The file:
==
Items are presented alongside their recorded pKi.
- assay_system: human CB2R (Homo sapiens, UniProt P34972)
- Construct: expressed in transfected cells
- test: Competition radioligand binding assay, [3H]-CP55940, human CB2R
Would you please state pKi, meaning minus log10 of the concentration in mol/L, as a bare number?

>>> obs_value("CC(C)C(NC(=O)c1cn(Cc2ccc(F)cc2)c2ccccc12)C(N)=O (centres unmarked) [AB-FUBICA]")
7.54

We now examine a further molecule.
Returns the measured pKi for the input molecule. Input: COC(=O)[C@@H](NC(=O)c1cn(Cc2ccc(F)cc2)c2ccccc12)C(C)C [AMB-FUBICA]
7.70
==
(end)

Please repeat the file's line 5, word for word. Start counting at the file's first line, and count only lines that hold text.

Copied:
Would you please state pKi, meaning minus log10 of the concentration in mol/L, as a bare number?